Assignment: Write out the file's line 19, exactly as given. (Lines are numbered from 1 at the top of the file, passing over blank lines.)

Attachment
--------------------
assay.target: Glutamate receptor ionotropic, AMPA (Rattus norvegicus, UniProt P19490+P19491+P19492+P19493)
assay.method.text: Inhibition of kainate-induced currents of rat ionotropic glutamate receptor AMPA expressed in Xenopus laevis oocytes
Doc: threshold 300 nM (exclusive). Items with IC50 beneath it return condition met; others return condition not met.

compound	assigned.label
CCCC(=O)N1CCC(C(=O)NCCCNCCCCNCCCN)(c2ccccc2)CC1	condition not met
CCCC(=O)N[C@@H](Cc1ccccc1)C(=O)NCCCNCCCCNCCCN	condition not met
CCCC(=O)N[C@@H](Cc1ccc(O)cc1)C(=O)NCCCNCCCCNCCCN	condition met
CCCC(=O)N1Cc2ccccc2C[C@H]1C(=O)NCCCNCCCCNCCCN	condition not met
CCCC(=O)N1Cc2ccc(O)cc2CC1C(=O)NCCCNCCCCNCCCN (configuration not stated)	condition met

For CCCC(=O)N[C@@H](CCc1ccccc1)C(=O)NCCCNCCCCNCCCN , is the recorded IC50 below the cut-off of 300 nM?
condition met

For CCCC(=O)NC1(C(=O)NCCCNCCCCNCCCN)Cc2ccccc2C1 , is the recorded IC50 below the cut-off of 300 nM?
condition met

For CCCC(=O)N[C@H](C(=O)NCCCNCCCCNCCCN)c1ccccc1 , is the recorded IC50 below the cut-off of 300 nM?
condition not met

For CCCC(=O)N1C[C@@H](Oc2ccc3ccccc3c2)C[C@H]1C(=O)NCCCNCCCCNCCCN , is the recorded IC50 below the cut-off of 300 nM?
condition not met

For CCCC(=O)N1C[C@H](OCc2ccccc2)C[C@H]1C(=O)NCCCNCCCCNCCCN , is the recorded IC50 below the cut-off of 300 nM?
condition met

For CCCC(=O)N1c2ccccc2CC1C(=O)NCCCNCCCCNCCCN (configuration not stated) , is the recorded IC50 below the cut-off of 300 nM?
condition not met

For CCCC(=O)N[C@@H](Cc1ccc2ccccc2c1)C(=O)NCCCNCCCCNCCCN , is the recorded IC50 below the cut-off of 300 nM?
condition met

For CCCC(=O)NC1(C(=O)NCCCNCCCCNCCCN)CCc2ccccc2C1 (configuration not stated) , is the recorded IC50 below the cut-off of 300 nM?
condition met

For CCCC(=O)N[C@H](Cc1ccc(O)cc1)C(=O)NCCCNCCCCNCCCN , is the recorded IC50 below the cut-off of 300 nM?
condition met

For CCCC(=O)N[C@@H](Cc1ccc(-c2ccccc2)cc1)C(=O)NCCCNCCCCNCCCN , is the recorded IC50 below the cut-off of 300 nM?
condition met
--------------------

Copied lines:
condition met